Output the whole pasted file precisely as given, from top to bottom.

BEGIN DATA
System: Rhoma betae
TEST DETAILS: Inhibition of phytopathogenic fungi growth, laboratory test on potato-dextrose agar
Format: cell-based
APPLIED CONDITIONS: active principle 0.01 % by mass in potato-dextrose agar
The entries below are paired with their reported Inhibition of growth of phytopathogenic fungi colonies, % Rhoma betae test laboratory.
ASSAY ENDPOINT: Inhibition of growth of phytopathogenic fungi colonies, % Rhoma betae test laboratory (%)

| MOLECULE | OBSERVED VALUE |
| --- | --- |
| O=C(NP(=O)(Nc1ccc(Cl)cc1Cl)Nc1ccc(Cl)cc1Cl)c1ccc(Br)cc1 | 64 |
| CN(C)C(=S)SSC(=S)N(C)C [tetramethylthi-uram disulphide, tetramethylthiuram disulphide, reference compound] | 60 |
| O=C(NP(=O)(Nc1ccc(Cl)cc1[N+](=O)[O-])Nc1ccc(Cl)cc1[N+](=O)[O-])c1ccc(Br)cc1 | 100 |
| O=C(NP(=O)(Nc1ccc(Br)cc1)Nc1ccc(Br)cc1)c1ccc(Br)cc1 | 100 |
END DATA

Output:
System: Rhoma betae
TEST DETAILS: Inhibition of phytopathogenic fungi growth, laboratory test on potato-dextrose agar
Format: cell-based
APPLIED CONDITIONS: active principle 0.01 % by mass in potato-dextrose agar
The entries below are paired with their reported Inhibition of growth of phytopathogenic fungi colonies, % Rhoma betae test laboratory.
ASSAY ENDPOINT: Inhibition of growth of phytopathogenic fungi colonies, % Rhoma betae test laboratory (%)

| MOLECULE | OBSERVED VALUE |
| --- | --- |
| O=C(NP(=O)(Nc1ccc(Cl)cc1Cl)Nc1ccc(Cl)cc1Cl)c1ccc(Br)cc1 | 64 |
| CN(C)C(=S)SSC(=S)N(C)C [tetramethylthi-uram disulphide, tetramethylthiuram disulphide, reference compound] | 60 |
| O=C(NP(=O)(Nc1ccc(Cl)cc1[N+](=O)[O-])Nc1ccc(Cl)cc1[N+](=O)[O-])c1ccc(Br)cc1 | 100 |
| O=C(NP(=O)(Nc1ccc(Br)cc1)Nc1ccc(Br)cc1)c1ccc(Br)cc1 | 100 |